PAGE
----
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Texas libraries cannot ban books due to a ruling by a US judge
In a victory for freedom of expression, a federal judge has ruled that a library board in Llano County likely violated readers’ constitutional rights by unilaterally removing books it considered inappropriate. The judge has issued a preliminary injunction requiring that the banned books be immediately returned to the shelves and blocking the library from removing any other books while the case continues.
In his 26-page decision, judge Robert Pitman denied Llano County’s motion to have the case dismissed on a standing issue, finding that the plaintiffs—a group of local library patrons—have “alleged sufficient facts to show they are suffering an actual, ongoing injury.” And in granting the plaintiffs’ request for injunctive relief, Pitman held that the plaintiffs “have made a clear showing that they are likely to succeed on their viewpoint discrimination claim.”
The closely watched suit was first filed on April 25, 2022. Among the allegations, the plaintiffs alleged that Llano county officials were “systematically removing award-winning books from library shelves because they disagree with the ideas within them”; that they terminated the libraries’ OverDrive account because county officials could not pick and choose titles available to county residents; and that the public is being improperly denied access to library board meetings. “The censorship that defendants have imposed on Llano County public libraries is offensive to the First Amendment and strikes at the core of democracy,” reads the initial federal complain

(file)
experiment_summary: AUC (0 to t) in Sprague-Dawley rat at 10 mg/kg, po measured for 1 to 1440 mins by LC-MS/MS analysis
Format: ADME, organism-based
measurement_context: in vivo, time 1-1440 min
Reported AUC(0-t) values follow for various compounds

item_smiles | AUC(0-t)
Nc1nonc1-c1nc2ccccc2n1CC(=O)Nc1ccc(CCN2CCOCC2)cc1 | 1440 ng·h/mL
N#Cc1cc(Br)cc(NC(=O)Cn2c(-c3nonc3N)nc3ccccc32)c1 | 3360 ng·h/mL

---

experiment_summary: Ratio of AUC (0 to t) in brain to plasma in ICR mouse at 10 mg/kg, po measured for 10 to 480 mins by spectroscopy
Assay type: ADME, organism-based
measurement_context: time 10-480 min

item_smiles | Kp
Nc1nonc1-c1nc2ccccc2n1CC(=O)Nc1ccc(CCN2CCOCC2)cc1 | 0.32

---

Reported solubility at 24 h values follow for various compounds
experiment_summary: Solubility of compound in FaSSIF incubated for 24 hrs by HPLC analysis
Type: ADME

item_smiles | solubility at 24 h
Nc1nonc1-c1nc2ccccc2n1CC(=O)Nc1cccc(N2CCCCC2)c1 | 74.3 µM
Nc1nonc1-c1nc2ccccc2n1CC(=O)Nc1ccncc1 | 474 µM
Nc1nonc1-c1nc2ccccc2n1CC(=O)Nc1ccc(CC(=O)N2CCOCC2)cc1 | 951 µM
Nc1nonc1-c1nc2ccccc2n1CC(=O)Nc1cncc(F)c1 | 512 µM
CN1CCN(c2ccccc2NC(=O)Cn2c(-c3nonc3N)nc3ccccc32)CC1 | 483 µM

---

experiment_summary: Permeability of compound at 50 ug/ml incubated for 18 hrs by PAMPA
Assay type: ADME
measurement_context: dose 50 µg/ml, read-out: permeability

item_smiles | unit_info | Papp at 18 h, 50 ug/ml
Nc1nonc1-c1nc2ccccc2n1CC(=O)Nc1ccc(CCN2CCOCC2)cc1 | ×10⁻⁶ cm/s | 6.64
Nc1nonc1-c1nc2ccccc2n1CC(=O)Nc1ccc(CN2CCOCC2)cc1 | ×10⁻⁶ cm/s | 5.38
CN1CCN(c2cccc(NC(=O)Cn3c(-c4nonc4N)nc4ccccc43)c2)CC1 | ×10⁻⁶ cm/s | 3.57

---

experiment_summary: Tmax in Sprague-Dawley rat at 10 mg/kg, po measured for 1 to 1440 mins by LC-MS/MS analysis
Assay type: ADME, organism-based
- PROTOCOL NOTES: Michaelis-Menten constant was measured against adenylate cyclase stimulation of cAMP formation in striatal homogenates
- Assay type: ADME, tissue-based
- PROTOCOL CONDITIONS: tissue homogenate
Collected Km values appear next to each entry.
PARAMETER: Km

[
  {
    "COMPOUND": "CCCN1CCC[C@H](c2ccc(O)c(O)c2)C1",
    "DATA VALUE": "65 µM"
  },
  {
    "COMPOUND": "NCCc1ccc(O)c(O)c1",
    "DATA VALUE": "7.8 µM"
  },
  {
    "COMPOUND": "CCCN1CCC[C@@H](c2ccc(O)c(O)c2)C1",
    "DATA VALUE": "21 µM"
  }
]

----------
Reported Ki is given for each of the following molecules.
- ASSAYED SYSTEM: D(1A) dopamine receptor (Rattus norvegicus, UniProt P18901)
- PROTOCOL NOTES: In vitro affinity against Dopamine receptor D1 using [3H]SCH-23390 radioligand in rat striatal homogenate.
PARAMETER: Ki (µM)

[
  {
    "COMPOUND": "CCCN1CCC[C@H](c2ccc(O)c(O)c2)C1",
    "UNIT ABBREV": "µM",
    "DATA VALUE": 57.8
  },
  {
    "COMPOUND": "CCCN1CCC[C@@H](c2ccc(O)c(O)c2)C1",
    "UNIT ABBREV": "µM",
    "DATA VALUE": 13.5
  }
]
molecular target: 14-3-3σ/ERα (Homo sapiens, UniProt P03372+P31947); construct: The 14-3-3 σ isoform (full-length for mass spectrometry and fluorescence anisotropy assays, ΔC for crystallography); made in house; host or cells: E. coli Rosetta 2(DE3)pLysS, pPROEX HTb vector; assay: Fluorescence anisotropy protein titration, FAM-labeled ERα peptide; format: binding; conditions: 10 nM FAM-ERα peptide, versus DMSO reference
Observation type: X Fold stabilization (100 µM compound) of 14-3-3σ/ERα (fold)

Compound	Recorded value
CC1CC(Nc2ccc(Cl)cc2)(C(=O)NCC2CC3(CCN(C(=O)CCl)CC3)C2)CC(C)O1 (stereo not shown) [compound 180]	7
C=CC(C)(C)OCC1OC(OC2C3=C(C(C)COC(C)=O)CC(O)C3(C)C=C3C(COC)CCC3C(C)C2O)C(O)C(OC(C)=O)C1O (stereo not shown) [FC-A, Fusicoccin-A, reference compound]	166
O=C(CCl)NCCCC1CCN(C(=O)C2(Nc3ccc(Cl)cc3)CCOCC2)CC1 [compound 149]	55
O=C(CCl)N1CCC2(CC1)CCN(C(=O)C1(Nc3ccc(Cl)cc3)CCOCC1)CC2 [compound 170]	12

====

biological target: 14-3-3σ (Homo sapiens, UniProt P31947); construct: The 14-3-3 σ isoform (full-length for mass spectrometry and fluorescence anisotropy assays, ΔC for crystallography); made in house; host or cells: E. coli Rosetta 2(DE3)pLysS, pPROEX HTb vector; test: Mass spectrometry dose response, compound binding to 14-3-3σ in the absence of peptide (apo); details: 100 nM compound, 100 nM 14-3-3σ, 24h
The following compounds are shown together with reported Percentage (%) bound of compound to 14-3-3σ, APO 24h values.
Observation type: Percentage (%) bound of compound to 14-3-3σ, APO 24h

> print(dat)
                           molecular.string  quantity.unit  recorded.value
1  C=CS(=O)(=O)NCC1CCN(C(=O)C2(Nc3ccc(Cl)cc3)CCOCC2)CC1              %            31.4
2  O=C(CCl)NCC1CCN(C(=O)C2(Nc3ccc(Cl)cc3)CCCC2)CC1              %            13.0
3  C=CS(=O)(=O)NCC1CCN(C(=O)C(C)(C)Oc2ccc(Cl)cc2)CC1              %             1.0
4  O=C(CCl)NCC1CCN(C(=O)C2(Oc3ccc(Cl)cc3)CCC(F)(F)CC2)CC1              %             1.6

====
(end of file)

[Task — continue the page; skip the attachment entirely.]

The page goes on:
County officials countered that there is no injury from the removal of the books and argued that the county had broad rights to “weed” its collection and remove titles. But while Pitman’s March 30 opinion and order recognized a library’s discretion to choose and manage its collections, he reiterated that library collections are constitutionally protected from unwarranted government intrusion, and found the evidence showed Llano County officials were not simply engaged in a weeding exercise.
“Although libraries are afforded great discretion for their selection and acquisition decisions, the First Amendment prohibits the removal of books from libraries based on either viewpoint or content discrimination,” Pitman writes. “Here, the evidence shows defendants targeted and removed books, including well-regarded, prize-winning books, based on complaints that the books were inappropriate.”
Among those books ordered restored: Caste: The Origins of Our Discontents by Isabel Wilkerson; They Called Themselves the K.K.K.: The Birth of an American Terrorist Group by Susan Campbell Bartoletti; Being Jazz: My Life as a (Transgender) Teen by Jazz Jennings; In the Night Kitchen by Maurice Sendak; and My Butt is So Noisy! by Dawn McMillan.
Ellen Leonida, an attorney representing the plaintiffs, called the decision a “ringing victory” for democracy. “The government cannot tell citizens what they can or can’t read,” Leonida said. “Our nation was founded on the free exchange of ideas, and banning books you disagree with is a direct attack on our most basic liberties.”
Source: Publishers Weekly